The Problem of Susan
"Sir," said Tirian, when he had greeted all these. "If I have read the chronicle aright, there should be another. Has not your Majesty two sisters? Where is Queen Susan?"
"My sister Susan," answered Peter shortly and gravely, "is no longer a friend of Narnia."
"Yes," said Eustace, "and whenever you've tried to get her to come and talk about Narnia or do anything about Narnia, she says, `What wonderful memories you have! Fancy your still thinking about all those funny games we used to play when we were children.'"
"Oh Susan!" said Jill. "She's interested in nothing nowadays except nylons and lipstick and invitations. She always was a jolly sight too keen on being grown-up."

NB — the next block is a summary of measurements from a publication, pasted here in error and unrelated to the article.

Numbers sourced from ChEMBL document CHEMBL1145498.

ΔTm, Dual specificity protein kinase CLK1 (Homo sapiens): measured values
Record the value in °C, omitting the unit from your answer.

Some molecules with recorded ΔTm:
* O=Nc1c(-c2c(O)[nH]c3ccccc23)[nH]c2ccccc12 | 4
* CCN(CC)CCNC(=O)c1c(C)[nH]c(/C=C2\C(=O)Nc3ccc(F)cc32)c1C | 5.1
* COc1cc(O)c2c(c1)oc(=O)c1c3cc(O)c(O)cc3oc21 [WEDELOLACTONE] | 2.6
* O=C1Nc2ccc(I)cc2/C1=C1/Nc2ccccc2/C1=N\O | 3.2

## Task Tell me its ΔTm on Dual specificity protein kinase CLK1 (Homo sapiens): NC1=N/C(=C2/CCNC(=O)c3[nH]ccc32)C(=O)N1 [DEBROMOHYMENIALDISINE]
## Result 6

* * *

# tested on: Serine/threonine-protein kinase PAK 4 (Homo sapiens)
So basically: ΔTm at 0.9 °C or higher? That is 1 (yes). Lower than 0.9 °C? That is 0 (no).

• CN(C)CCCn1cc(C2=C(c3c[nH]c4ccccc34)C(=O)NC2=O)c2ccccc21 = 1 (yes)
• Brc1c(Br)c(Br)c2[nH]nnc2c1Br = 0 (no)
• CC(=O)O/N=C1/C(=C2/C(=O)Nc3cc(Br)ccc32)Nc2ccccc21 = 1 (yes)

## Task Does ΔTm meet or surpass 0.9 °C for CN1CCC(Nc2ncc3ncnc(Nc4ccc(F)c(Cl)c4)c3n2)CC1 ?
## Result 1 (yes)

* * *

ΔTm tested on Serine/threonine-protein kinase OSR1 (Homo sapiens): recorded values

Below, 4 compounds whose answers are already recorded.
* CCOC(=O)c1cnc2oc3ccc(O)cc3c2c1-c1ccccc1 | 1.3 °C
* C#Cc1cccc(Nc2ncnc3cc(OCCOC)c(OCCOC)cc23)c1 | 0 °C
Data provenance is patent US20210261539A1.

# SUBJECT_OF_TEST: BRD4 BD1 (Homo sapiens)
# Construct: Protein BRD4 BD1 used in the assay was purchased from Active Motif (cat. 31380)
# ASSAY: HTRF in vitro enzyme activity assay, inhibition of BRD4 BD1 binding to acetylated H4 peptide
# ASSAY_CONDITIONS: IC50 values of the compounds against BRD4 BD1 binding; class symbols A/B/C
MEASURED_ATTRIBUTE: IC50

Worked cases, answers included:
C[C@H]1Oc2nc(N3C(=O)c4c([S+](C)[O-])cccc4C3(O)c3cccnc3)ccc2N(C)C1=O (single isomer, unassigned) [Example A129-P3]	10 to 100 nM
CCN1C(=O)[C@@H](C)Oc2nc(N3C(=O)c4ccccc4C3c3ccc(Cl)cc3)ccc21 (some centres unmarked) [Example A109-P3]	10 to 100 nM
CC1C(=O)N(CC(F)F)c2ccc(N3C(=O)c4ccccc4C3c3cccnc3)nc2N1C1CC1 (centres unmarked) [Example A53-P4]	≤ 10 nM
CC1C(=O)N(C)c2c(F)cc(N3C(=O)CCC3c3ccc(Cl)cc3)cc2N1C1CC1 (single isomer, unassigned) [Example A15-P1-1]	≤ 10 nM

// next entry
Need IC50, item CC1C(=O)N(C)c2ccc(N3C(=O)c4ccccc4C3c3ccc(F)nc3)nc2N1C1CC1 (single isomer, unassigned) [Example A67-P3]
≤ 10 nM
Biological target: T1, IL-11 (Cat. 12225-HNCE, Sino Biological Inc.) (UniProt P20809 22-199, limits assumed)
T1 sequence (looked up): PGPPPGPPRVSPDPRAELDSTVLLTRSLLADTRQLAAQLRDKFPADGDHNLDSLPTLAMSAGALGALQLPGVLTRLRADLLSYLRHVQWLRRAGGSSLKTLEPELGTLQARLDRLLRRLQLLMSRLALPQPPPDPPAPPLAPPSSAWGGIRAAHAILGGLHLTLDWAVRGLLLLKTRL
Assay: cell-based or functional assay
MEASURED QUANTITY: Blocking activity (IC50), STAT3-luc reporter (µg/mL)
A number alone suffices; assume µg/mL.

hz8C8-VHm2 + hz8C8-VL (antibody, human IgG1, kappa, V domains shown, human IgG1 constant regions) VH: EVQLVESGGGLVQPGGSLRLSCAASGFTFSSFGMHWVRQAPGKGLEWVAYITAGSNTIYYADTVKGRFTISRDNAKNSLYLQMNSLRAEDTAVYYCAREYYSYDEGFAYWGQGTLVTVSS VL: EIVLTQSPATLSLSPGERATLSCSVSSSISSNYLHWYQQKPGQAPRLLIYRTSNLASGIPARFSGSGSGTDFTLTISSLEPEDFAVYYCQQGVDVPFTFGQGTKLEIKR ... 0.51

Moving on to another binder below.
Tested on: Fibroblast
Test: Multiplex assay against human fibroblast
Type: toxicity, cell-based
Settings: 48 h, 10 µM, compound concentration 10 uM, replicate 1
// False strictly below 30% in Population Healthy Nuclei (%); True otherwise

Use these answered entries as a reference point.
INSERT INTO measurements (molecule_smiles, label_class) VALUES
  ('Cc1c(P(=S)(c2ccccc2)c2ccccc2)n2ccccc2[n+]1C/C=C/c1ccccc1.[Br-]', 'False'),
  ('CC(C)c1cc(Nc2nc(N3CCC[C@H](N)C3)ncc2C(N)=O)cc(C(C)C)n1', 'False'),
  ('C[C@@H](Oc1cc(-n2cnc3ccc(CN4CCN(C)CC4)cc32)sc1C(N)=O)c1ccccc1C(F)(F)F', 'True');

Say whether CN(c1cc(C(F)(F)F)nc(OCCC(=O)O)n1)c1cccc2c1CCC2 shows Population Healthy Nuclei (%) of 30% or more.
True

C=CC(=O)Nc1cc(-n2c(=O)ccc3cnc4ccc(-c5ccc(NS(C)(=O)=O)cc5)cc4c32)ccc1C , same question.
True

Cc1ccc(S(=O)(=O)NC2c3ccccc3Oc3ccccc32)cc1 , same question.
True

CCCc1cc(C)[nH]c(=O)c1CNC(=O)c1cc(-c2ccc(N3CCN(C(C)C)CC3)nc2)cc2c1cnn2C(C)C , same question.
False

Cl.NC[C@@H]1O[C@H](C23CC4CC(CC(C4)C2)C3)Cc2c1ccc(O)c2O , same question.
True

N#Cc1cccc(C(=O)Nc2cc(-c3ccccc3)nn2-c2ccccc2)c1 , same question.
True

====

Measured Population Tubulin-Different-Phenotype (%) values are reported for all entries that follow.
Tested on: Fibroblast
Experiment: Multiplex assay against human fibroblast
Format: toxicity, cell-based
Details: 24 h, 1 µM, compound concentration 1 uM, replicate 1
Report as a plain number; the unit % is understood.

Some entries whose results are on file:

"Grown-up, indeed," said the Lady Polly. "I wish she would grow up. She wasted all her school time wanting to be the age she is now, and she'll waste all the rest of her life trying to stay that age. Her whole idea is to race on to the silliest time of one's life as quick as she can and then stop there as long as she can."
"Well, don't let's talk about that now," said Peter. "Look! Here are lovely fruit-trees. Let us taste them."
~C.S. Lewis, The Last Battle, Chapter Twelve (1956)
Link of the day: A darker ignorance: C. S. Lewis and the nature of the fall - Critical Essay by Mary Bowman